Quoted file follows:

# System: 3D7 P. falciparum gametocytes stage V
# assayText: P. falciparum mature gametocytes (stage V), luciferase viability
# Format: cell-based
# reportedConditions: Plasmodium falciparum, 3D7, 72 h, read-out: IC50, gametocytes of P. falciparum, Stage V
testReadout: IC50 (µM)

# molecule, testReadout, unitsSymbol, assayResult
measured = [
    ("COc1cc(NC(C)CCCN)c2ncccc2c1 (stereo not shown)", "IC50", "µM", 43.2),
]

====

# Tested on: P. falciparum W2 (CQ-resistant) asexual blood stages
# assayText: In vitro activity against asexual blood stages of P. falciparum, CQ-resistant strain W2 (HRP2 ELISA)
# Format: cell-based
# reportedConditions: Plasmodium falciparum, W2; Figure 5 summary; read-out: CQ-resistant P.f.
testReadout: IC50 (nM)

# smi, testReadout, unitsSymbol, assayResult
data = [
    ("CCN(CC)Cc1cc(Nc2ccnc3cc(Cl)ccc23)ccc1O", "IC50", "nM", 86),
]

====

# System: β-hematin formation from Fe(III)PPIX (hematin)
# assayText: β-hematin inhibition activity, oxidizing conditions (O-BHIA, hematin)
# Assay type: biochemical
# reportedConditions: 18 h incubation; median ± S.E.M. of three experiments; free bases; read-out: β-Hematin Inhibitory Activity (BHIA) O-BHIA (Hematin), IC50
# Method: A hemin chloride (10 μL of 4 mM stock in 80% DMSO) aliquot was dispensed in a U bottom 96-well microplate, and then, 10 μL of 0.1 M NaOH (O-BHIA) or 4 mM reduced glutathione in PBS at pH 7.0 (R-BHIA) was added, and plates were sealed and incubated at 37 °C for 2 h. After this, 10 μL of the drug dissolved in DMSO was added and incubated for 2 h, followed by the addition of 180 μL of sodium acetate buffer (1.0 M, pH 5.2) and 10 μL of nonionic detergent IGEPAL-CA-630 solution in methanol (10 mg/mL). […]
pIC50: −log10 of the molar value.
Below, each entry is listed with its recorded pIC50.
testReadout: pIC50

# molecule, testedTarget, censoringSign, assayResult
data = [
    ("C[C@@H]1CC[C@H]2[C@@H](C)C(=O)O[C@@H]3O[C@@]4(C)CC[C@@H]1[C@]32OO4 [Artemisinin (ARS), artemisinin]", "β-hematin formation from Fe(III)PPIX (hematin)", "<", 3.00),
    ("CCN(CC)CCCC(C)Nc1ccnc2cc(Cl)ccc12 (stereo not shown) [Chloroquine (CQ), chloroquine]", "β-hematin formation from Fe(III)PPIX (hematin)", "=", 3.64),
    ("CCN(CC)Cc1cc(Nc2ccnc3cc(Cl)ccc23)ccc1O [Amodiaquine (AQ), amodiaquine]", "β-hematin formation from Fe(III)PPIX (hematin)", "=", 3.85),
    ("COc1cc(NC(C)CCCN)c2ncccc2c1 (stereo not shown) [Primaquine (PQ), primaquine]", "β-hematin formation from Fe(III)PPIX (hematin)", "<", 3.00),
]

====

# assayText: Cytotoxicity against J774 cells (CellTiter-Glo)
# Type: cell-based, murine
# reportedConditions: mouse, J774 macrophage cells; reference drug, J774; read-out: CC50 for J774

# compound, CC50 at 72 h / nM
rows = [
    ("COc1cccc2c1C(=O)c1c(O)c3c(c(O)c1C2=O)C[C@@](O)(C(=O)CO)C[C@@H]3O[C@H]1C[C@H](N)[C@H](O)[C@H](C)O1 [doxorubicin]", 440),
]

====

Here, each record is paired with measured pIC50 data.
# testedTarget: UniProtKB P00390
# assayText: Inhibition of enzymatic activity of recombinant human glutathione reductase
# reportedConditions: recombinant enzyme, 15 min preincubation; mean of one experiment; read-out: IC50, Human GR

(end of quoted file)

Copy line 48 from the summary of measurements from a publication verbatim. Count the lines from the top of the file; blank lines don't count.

# reportedConditions: recombinant enzyme, 15 min preincubation; mean of one experiment; read-out: IC50, Human GR